Land Rover Discovery, test-driving the mighty family car.
Review and photography by Sam Clark
The Land Rover Discovery may not be the most exciting-looking tin on the shelf, but it does exactly what it says on the label.
My first love, at 3 years old, was a Land Rover. Even at that age, the uncompromising shape filled my young sences with adventure and wonder. On a family holiday at a farm in Devon, the farmer invited my Dad and I for a ride in his old mark ll. I can still hear the joyful tune of rattling metal and smell the intoxicating mix of oil fumes and perfume-de-farmyard. I could only catch glimpes of the field ahead over the dashboard as I was bounced pecariously up and down next to my dad on the soft foam seat framed with hard aluminium digging into the back of legs. That was it, I was completly smitten.
Maurice Walks had a dream to go anywhere, and his engineering still does
Too many years later I’m waiting to test a new Land Rover, a Discovery. The boxy vision of engineer and Rover Company Chairman, Maurice Wilks and his brother, Spencer, has grown in almost every copacity. The original Land Rover design, first penciled out by the brothers in the family farm in Wales, 1947, was a master-class in utilitarian form for function. The latest Discovery still holds some of the core Land Rover values. It can still make light work of a muddy field, although it’s now a much more luxurious experience. And it’s big, really very big. When you’re inside it seems, somehow, to be even bigger.
I eat hills for breakfast
The lofty driving position gives a somewhat detached connection to the world but the Discovery is really easy to drive. It’s well-proportioned and fits comfortably around the generous interior. You quickly acclimatise to its dimensions. Less than a mile in, I’m cruising around happily.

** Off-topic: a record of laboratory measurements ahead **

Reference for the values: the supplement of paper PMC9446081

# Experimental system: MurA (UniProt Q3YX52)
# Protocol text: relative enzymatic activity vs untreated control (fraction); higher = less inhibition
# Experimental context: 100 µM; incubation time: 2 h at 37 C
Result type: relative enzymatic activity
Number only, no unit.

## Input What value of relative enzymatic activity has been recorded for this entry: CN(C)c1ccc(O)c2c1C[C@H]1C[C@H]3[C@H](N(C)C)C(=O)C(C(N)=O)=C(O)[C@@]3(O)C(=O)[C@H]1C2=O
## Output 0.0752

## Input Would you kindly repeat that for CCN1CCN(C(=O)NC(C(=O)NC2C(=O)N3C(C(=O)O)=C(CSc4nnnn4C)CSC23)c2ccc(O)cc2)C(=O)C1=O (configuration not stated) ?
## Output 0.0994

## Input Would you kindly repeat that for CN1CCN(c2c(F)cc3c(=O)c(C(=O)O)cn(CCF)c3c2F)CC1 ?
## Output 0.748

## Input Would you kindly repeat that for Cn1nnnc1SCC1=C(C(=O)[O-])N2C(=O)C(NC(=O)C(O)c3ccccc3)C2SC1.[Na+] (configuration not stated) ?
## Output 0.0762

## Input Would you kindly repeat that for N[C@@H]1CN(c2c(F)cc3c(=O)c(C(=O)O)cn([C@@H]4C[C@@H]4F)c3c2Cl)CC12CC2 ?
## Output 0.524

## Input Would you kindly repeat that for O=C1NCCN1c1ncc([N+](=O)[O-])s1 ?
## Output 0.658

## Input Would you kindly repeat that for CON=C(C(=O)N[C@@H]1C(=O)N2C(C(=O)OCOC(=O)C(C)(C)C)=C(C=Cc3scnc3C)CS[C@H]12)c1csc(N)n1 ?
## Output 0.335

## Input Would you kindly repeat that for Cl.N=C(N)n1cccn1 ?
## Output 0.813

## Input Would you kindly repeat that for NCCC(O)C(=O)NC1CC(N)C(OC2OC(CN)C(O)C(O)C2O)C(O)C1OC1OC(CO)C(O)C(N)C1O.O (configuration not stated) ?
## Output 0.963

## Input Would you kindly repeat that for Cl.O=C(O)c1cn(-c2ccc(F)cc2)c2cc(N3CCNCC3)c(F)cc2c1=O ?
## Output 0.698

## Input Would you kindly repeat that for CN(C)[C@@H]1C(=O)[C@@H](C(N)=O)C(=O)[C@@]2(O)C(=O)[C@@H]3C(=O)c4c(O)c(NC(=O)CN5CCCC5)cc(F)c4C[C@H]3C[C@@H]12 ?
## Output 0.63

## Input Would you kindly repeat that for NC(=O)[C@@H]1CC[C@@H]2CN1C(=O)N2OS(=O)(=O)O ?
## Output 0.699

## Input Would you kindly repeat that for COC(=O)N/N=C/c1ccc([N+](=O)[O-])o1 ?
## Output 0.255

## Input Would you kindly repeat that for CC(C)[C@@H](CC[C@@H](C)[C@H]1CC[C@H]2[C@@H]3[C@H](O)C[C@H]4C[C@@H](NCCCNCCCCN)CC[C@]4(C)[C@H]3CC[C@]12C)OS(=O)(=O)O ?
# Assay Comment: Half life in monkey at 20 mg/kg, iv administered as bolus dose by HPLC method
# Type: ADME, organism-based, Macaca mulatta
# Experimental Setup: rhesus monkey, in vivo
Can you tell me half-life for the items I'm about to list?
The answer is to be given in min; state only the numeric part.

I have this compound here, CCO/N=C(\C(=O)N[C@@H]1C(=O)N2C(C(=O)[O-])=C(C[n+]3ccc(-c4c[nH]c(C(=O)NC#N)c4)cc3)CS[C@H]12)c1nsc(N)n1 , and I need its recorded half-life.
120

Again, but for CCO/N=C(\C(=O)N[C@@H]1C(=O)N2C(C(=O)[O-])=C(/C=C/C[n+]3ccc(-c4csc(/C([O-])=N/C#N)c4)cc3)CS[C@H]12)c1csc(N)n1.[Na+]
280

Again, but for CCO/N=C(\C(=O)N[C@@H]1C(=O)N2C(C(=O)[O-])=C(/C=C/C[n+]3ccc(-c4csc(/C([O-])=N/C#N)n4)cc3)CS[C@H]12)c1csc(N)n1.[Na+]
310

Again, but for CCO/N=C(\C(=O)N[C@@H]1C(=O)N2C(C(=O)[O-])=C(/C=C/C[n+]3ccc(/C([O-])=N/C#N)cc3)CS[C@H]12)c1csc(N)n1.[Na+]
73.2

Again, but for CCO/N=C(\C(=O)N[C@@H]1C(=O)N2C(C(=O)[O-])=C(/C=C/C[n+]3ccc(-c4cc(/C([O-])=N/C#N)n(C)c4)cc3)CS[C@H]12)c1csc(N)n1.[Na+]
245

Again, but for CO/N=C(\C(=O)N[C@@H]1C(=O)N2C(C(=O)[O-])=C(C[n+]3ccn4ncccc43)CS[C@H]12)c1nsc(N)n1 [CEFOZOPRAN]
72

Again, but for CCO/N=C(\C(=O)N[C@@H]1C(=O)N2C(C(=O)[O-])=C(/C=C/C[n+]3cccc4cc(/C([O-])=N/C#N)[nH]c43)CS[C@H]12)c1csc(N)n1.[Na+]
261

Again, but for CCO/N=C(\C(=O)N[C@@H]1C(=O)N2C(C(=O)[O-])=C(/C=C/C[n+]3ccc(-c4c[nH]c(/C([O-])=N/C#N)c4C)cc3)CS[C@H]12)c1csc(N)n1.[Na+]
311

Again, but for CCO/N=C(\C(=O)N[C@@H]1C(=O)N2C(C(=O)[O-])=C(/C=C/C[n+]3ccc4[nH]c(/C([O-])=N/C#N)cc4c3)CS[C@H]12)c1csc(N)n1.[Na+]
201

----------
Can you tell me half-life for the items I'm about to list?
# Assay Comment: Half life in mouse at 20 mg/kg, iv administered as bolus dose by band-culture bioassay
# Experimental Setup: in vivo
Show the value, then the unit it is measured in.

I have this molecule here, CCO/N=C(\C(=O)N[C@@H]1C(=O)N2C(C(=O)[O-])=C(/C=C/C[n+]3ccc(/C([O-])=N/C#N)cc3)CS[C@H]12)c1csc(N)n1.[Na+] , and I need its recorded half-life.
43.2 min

The drive is confident and very comfortable. It can wallow around corners at speed but actually feels surprisingly nimble around town. Overall, there is a real feeling this is a vehicle that could take you anywhere. It’s just begging to be filled full of kit, the family and several dogs and driven wherever the desire takes you. Preferably over some treacherous terrain just so it can show off how good it is!
Strong in force and fast in velocity
The New Discovery brings enhanced efficiency through its new straight-six Ingenium engines, available in petrol and diesel. Both feature a Mild Hybrid Electric Vehicle (MHEV) technology system which harvests energy during deceleration. All the six-cylinder Discovery models feature Intelligent All-Wheel Drive, optimizing torque distribution for improved fuel economy without compromising off-road ability. The petrol engine incorporates advanced features such as a twin-scroll turbocharger and a 48-volt electric supercharger to eliminate turbo lag. All of which improves performance and fuel efficiency.
Basically, the Discovery has more than enough power to pick it up and propel it forward with a wonderfully pleasing force.
Is the Discovery the workhorse of the Land Rover family?
Since the Defender 110 stopped production, I think the Discovery could be new Land Rover workhorse. The small ones don’t count. Don’t get me started on the Velour. The Range Rover is undeniably fabulous but it’s become more luxury island than muddy boots. Although the new Defender has got rugged credentials, I’m finding it hard to see passed fashion statement. The Discovery seems to be the only one of these high society siblings that quietly gets on with the job.
The Wilks brothers utilitarian vision and I have both grown over the years, We’ve both gained a little around the middle, but I’m still in love.
Discover more about the Discovery on the Land Rover website
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